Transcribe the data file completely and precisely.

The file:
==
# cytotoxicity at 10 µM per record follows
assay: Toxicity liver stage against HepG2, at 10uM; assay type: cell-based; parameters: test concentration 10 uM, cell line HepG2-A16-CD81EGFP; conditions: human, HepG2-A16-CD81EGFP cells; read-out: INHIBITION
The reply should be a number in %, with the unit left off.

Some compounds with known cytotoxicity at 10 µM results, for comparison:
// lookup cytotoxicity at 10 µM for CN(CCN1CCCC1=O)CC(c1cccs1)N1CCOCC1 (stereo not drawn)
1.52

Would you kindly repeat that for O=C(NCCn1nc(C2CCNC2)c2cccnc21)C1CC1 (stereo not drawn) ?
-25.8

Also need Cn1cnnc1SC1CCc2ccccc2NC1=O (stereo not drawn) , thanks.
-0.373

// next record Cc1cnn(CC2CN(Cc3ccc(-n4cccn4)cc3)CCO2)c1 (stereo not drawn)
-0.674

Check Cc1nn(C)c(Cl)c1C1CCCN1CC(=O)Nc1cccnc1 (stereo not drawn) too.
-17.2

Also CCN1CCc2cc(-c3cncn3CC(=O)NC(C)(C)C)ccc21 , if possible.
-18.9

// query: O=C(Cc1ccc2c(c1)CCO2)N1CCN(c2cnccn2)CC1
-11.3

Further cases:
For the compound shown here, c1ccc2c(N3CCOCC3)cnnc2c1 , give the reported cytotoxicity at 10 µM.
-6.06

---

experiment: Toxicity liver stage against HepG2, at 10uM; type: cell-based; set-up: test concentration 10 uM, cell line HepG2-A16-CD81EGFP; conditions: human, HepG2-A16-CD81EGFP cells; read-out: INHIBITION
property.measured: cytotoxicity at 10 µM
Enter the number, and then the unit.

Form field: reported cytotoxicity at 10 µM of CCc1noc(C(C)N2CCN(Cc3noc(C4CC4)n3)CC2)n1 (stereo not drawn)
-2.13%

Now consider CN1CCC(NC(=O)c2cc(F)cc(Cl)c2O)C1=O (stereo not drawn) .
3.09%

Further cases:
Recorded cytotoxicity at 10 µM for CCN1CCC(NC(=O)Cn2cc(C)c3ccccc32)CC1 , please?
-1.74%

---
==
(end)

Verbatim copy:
# cytotoxicity at 10 µM per record follows
assay: Toxicity liver stage against HepG2, at 10uM; assay type: cell-based; parameters: test concentration 10 uM, cell line HepG2-A16-CD81EGFP; conditions: human, HepG2-A16-CD81EGFP cells; read-out: INHIBITION
The reply should be a number in %, with the unit left off.

Some compounds with known cytotoxicity at 10 µM results, for comparison:
// lookup cytotoxicity at 10 µM for CN(CCN1CCCC1=O)CC(c1cccs1)N1CCOCC1 (stereo not drawn)
1.52

Would you kindly repeat that for O=C(NCCn1nc(C2CCNC2)c2cccnc21)C1CC1 (stereo not drawn) ?
-25.8

Also need Cn1cnnc1SC1CCc2ccccc2NC1=O (stereo not drawn) , thanks.
-0.373

// next record Cc1cnn(CC2CN(Cc3ccc(-n4cccn4)cc3)CCO2)c1 (stereo not drawn)
-0.674

Check Cc1nn(C)c(Cl)c1C1CCCN1CC(=O)Nc1cccnc1 (stereo not drawn) too.
-17.2

Also CCN1CCc2cc(-c3cncn3CC(=O)NC(C)(C)C)ccc21 , if possible.
-18.9

// query: O=C(Cc1ccc2c(c1)CCO2)N1CCN(c2cnccn2)CC1
-11.3

Further cases:
For the compound shown here, c1ccc2c(N3CCOCC3)cnnc2c1 , give the reported cytotoxicity at 10 µM.
-6.06

---

experiment: Toxicity liver stage against HepG2, at 10uM; type: cell-based; set-up: test concentration 10 uM, cell line HepG2-A16-CD81EGFP; conditions: human, HepG2-A16-CD81EGFP cells; read-out: INHIBITION
property.measured: cytotoxicity at 10 µM
Enter the number, and then the unit.

Form field: reported cytotoxicity at 10 µM of CCc1noc(C(C)N2CCN(Cc3noc(C4CC4)n3)CC2)n1 (stereo not drawn)
-2.13%

Now consider CN1CCC(NC(=O)c2cc(F)cc(Cl)c2O)C1=O (stereo not drawn) .
3.09%

Further cases:
Recorded cytotoxicity at 10 µM for CCN1CCC(NC(=O)Cn2cc(C)c3ccccc32)CC1 , please?
-1.74%

---